Opinion: When the County Election Commission draws a crowd, it's a good thing

Staff file photo by Matt Hamilton / Voters wait in line to vote on Thursday at the Hamilton County Election Commission in October 2020 on the final day for early voting in Tennessee.

In front of a packed room last week, the Hamilton County Election Commission promised more transparency in the next steps of a once-a-decade election precinct mapping process.

We hope so. But the proof will be in the pudding at the commission's next meeting on Jan. 12.

Redistricting and the precinct mapping that goes along with it is a process voters generally don't understand very well. They don't often fully grasp the horsetrading and maneuvering among elected officials as they try to keep or improve their political party bases while still remotely holding to state rules about not crossing geographic features like rivers and mountains. This year, the process was complicated by new state rules to hug census tract boundaries.

But citizens do understand how far they have to walk or drive or ride a bus, if one is available, to vote at their precinct. And they understand that where their district line falls determines who they can vote for or not to represent them on school boards, city councils, county commissions, state legislatures and the U.S. House.

That, Sherlock, was the reason the County Election Commission meeting room was packed as the election commissioners voted - even without the state's final approval of Hamilton County's new district map - to approve a precinct map that slimmed down the number of voting precincts from 135 to 88.

The election officials, who said they'd never drawn a packed room before, said reducing the number of precincts "saves county money" even as a "top priority" is to try to "keep people going to the same polling places" they've used for 10 or more years, according to Nate Foster, assistant administrator of elections.

But election officials also acknowledged to reporters present that while they still don't know exactly how many people will be voting at various locations in the next election, they do know that about 60,000 voters will be affected by the county's redistricting changes.

The room was crowded - as have been the county commission meetings in previous months - as officials took the biennial census count numbers and tried to redistribute voters based both on population growth and maintaining voting patterns. That's the polite way to describe gerrymandering.

Sometimes this is easy and sometimes it's not. In Hamilton County - thanks in part to the aforementioned crowds - those parts of our communities that usually vote Democratic are still fairly separate from those that usually vote Republican. But Nashville is an example of a community that will change.

U.S. Rep. Jim Cooper, D-Nashville, put it this way last week in an essay he wrote for the Nashville Tennessean: "If the Tennessee General Assembly gerrymanders Nashville this January, dividing Davidson County like a pizza into three or four Republican slices, ... [w]ithout changing your address, your home would shift, politically, from a county won by Joe Biden to a precinct on the tail end of a rural district won by Donald Trump. The new map will show you which of those tails you now call home. You'll probably feel like a flea on that tail because most of the other 767,870 residents will think you're a pain ..."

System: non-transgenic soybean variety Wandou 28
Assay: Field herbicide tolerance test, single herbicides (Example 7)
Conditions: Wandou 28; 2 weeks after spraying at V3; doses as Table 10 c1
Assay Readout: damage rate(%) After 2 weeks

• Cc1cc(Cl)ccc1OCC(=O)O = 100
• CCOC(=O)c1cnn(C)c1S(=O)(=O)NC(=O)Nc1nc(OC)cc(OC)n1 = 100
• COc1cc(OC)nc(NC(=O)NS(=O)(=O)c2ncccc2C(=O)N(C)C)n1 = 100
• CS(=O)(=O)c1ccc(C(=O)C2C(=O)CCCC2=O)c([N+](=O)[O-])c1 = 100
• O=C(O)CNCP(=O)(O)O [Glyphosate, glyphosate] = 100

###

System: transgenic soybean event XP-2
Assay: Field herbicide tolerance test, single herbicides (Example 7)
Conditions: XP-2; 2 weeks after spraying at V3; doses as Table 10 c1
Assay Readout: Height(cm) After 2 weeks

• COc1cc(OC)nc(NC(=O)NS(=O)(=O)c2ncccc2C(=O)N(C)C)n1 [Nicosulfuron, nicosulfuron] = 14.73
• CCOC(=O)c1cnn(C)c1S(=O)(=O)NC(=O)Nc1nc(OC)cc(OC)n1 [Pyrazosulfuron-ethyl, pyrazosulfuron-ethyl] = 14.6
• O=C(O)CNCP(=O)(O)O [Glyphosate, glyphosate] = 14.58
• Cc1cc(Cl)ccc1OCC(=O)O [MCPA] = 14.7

But there's a more practical result. It further dilutes Democratic votes. Tennessee has roughly 40% Democratic voters, but with the proposed gerrymandering for Nashville, those Democrats are guaranteed to have fewer than 11% of elected federal offices occupied by Democrats. By virtue of the make-up of the proposed new district map, it silences the voices of 29% of Tennesseans who happen to disagree with the party of Trump, Cooper wrote.

But we digress from the Hamilton County Election Commission meeting.

The primary issue of concern here is not so much the slimmed down number of precincts, as Foster says the number of polling places will probably be increased to make sure voting lines stay short. Smoothing and streamlining the precincts was more a matter of going back to the drawing board and adapting old laws (that allowed the carving of precincts within precincts) to a new law that does not.

But the primary interest of the crowd was what's next, particularly for early voting sites and especially in the new District 11.

Gertha Lee, a member of the Hamilton County Voters Coalition, said that group is advocating that Southside Recreation Center, rather than the John A Patton Recreation Center in Lookout Valley, be chosen as a new early polling location.

Southside Recreation Center can easily serve the voters in St. Elmo, East Lake and Alton Park and Lookout Valley. If Lookout Mountain is added to the early voting site in Southside, it can serve 18,000 active voters rather than Lookout Valley's 7,000. What's more, there is public bus service to the Southside, while there is not to Lookout Valley.

The election office recently added two other new early voting locations, one in Soddy-Daisy and another at the Highway 58 Volunteer Fire Department training center off Snow Hill Road. Already, early voting sites have been at the Election Commission office off Amnicola Highway, in Hixson, in Brainerd and in Collegedale.

Everlena Holmes, a co-founder of the Hamilton County Voters Coalition, says the group will stay the course advocating for a Southside early voting site and will be back for the meeting on Jan. 12.

"You know that saying," she said: "'Hear what they say, but watch what they do.'" We're with her.